Essay On 19th Century American Imperialism

487 Words2 Pages
Between 1875 and 1914, a period referred to as Britain's "imperial century" by some historians,around 10,000,000 square miles of territory and roughly 400 million people were added to the British Empire. Britain's entry into the new imperial age is often dated when the government of Benjamin Disraeli bought the indebted Egyptian ruler Ismail's shareholding in the Suez Canal to secure control of this strategic waterway, since its opening six years earlier as a channel for shipping between Britain and India. Joint Anglo-French financial control over Egypt ended in outright British occupation in 1882. Victory over Napoleon left Britain without any serious international rival, other than Russia in central Asia A reason for this imperialism was military powers. Military organizations in England wielded great political power, and they emphasized the need, which their respective governments, of controlling strategic areas and establishing key bases. During the 19th century, Britain and Russia vied to fill the power vacuums that had been left by the declining Ottoman, Persian and Chinese Manchu empires. This rivalry in Eurasia came to be known as the "Great Game"As far as Britain was concerned, the defeats inflicted by Russia on…show more content…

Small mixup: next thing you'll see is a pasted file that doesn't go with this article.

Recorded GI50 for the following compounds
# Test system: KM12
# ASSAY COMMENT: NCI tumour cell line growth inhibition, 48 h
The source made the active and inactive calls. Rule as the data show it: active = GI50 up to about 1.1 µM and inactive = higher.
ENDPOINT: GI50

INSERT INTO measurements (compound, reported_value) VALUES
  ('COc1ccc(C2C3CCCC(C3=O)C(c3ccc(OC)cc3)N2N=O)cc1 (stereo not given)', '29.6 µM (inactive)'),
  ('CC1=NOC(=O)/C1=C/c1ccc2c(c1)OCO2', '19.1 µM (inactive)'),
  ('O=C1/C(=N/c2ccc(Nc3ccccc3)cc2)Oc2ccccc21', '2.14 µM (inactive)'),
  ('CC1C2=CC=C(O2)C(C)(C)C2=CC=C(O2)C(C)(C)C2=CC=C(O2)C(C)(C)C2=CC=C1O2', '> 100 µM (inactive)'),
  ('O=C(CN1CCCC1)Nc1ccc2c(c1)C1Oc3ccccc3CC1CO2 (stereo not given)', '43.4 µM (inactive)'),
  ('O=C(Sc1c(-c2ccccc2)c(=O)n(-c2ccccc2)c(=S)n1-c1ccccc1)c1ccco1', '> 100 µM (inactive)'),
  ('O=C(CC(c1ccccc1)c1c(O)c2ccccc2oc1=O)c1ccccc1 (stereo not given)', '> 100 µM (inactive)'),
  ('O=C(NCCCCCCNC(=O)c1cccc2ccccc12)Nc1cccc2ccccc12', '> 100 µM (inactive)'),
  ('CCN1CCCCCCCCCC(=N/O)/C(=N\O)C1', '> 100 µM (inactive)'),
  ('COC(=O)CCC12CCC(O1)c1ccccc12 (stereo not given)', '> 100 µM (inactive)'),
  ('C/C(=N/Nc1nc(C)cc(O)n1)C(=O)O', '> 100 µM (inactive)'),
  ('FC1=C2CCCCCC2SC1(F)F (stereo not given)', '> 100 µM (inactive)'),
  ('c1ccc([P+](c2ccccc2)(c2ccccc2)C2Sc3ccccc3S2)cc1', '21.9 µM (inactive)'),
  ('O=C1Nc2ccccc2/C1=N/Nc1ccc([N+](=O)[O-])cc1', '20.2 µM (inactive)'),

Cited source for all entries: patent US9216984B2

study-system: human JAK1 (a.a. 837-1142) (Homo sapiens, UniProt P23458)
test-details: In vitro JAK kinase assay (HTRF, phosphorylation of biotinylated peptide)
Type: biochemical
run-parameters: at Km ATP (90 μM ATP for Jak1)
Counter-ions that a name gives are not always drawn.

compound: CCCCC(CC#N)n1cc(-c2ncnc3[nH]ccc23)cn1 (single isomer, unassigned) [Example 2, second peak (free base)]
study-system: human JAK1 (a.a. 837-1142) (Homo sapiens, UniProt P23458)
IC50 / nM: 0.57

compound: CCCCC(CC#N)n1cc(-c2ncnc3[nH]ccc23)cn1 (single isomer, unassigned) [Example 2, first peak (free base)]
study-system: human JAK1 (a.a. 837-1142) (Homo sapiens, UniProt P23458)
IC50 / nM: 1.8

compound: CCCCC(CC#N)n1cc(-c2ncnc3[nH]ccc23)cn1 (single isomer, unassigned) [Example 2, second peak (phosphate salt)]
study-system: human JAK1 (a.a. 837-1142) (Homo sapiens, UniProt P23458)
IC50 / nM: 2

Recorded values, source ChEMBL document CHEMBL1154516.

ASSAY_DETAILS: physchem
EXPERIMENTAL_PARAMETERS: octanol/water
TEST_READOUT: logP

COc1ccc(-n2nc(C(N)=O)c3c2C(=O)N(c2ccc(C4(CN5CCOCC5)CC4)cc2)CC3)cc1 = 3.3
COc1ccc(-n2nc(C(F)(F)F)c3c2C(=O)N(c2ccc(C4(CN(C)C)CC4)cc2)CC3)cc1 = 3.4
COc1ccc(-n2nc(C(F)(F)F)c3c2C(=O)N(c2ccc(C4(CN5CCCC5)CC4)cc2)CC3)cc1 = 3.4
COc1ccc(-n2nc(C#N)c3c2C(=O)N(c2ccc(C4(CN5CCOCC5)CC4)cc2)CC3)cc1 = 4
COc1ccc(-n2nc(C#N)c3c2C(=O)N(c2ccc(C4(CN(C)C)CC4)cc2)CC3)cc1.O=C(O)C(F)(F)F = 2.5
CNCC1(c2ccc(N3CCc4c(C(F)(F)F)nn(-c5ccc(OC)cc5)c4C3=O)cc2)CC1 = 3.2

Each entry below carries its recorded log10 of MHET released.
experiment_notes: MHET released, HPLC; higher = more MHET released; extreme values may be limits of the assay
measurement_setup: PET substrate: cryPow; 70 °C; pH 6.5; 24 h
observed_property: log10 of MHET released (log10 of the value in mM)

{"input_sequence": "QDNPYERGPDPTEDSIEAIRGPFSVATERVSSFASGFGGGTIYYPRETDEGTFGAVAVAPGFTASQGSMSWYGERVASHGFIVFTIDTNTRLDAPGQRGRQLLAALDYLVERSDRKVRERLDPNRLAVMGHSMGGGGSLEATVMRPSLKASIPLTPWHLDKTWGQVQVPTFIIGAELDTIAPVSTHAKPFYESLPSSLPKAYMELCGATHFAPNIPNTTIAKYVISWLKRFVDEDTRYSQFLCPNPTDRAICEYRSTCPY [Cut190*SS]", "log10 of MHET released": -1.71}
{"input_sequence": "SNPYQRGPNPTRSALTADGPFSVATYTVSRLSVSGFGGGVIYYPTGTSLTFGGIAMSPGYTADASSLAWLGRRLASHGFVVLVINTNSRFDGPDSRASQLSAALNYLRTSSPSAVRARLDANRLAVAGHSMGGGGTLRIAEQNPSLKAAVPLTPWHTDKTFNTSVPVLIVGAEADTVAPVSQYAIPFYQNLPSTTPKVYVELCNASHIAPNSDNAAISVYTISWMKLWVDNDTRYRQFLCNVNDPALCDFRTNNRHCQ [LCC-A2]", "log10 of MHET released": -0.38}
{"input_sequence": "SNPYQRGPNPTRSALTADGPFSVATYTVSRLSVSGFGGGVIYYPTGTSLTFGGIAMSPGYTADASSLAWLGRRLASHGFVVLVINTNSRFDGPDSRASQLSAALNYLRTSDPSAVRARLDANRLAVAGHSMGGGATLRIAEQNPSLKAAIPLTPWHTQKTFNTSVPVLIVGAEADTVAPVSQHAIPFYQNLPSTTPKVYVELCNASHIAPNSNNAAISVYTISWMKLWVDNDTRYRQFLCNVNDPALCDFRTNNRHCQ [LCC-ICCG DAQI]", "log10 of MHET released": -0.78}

Much of this economic emphasis was brought about by the industrial revolution, which created large surpluses of European capital and heavy demands for raw materials. Additionally, it brought about the accumulation of capital in which England sought investment abroad. The British had also forced China to open itself to the Opium trade in the 1840's. China in the middle of a social upheaval; The Tai Ping rebellion, was unable to prevent foreign domination of its trade. By the end of the 19th century, England, Germany, Russia, Japan, and the United States had all compelled China to trade with
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